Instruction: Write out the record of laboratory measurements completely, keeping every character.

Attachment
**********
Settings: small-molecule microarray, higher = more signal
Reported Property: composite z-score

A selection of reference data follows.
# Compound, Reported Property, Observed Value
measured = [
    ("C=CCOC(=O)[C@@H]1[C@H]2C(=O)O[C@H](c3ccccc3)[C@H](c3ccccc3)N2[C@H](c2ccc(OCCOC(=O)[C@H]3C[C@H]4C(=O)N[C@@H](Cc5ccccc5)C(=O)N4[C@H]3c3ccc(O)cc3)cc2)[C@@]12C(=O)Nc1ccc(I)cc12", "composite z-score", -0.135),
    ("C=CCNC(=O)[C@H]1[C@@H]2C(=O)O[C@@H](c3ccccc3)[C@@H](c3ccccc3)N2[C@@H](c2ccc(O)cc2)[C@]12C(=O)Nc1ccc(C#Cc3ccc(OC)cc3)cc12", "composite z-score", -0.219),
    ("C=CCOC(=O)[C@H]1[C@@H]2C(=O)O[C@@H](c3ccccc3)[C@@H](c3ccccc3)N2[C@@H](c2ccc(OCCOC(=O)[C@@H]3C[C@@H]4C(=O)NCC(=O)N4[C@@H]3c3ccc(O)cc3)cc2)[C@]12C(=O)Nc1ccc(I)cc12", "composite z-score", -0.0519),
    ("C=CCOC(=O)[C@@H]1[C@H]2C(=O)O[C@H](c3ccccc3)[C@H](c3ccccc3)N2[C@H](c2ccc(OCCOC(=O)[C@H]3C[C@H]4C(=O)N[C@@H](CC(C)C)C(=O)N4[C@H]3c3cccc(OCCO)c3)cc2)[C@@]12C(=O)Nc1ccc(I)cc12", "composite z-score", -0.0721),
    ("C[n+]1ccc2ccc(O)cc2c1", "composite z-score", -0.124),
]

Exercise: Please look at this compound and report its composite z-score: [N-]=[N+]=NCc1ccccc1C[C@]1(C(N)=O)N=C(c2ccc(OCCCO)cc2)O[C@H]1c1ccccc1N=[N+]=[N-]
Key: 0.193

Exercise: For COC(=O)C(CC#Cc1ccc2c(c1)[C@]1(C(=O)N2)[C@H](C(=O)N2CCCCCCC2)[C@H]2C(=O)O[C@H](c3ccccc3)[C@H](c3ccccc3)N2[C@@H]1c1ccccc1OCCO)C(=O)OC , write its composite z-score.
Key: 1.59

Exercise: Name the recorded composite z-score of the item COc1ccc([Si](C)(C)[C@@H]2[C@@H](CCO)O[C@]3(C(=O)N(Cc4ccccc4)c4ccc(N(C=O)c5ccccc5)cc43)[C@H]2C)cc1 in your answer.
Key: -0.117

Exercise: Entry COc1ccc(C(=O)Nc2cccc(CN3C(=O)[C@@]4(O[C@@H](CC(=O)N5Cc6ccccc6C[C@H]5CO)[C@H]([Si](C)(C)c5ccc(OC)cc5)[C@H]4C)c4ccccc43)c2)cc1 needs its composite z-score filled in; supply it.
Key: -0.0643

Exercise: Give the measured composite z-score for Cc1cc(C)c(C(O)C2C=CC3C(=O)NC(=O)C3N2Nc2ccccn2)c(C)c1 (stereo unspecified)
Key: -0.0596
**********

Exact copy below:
Settings: small-molecule microarray, higher = more signal
Reported Property: composite z-score

A selection of reference data follows.
# Compound, Reported Property, Observed Value
measured = [
    ("C=CCOC(=O)[C@@H]1[C@H]2C(=O)O[C@H](c3ccccc3)[C@H](c3ccccc3)N2[C@H](c2ccc(OCCOC(=O)[C@H]3C[C@H]4C(=O)N[C@@H](Cc5ccccc5)C(=O)N4[C@H]3c3ccc(O)cc3)cc2)[C@@]12C(=O)Nc1ccc(I)cc12", "composite z-score", -0.135),
    ("C=CCNC(=O)[C@H]1[C@@H]2C(=O)O[C@@H](c3ccccc3)[C@@H](c3ccccc3)N2[C@@H](c2ccc(O)cc2)[C@]12C(=O)Nc1ccc(C#Cc3ccc(OC)cc3)cc12", "composite z-score", -0.219),
    ("C=CCOC(=O)[C@H]1[C@@H]2C(=O)O[C@@H](c3ccccc3)[C@@H](c3ccccc3)N2[C@@H](c2ccc(OCCOC(=O)[C@@H]3C[C@@H]4C(=O)NCC(=O)N4[C@@H]3c3ccc(O)cc3)cc2)[C@]12C(=O)Nc1ccc(I)cc12", "composite z-score", -0.0519),
    ("C=CCOC(=O)[C@@H]1[C@H]2C(=O)O[C@H](c3ccccc3)[C@H](c3ccccc3)N2[C@H](c2ccc(OCCOC(=O)[C@H]3C[C@H]4C(=O)N[C@@H](CC(C)C)C(=O)N4[C@H]3c3cccc(OCCO)c3)cc2)[C@@]12C(=O)Nc1ccc(I)cc12", "composite z-score", -0.0721),
    ("C[n+]1ccc2ccc(O)cc2c1", "composite z-score", -0.124),
]

Exercise: Please look at this compound and report its composite z-score: [N-]=[N+]=NCc1ccccc1C[C@]1(C(N)=O)N=C(c2ccc(OCCCO)cc2)O[C@H]1c1ccccc1N=[N+]=[N-]
Key: 0.193

Exercise: For COC(=O)C(CC#Cc1ccc2c(c1)[C@]1(C(=O)N2)[C@H](C(=O)N2CCCCCCC2)[C@H]2C(=O)O[C@H](c3ccccc3)[C@H](c3ccccc3)N2[C@@H]1c1ccccc1OCCO)C(=O)OC , write its composite z-score.
Key: 1.59

Exercise: Name the recorded composite z-score of the item COc1ccc([Si](C)(C)[C@@H]2[C@@H](CCO)O[C@]3(C(=O)N(Cc4ccccc4)c4ccc(N(C=O)c5ccccc5)cc43)[C@H]2C)cc1 in your answer.
Key: -0.117

Exercise: Entry COc1ccc(C(=O)Nc2cccc(CN3C(=O)[C@@]4(O[C@@H](CC(=O)N5Cc6ccccc6C[C@H]5CO)[C@H]([Si](C)(C)c5ccc(OC)cc5)[C@H]4C)c4ccccc43)c2)cc1 needs its composite z-score filled in; supply it.
Key: -0.0643

Exercise: Give the measured composite z-score for Cc1cc(C)c(C(O)C2C=CC3C(=O)NC(=O)C3N2Nc2ccccn2)c(C)c1 (stereo unspecified)
Key: -0.0596